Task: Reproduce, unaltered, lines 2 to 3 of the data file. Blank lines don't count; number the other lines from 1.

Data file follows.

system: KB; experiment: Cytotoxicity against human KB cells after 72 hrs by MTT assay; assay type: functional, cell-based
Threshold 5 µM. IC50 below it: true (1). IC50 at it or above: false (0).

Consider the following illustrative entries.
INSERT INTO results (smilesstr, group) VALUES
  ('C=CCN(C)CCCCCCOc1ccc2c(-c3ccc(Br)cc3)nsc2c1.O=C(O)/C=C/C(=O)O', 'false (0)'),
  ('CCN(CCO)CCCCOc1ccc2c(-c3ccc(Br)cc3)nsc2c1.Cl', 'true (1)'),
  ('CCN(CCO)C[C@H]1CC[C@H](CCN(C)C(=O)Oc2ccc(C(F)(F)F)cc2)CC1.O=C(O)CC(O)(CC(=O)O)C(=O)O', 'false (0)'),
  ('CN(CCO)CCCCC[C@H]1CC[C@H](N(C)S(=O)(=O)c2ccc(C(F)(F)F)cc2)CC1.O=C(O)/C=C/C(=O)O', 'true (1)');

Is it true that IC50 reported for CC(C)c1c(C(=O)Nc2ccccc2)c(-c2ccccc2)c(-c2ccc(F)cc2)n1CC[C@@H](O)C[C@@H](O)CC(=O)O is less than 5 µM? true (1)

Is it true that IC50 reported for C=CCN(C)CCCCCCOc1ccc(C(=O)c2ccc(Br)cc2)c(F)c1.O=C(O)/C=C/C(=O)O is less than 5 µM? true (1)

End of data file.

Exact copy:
Threshold 5 µM. IC50 below it: true (1). IC50 at it or above: false (0).

Consider the following illustrative entries.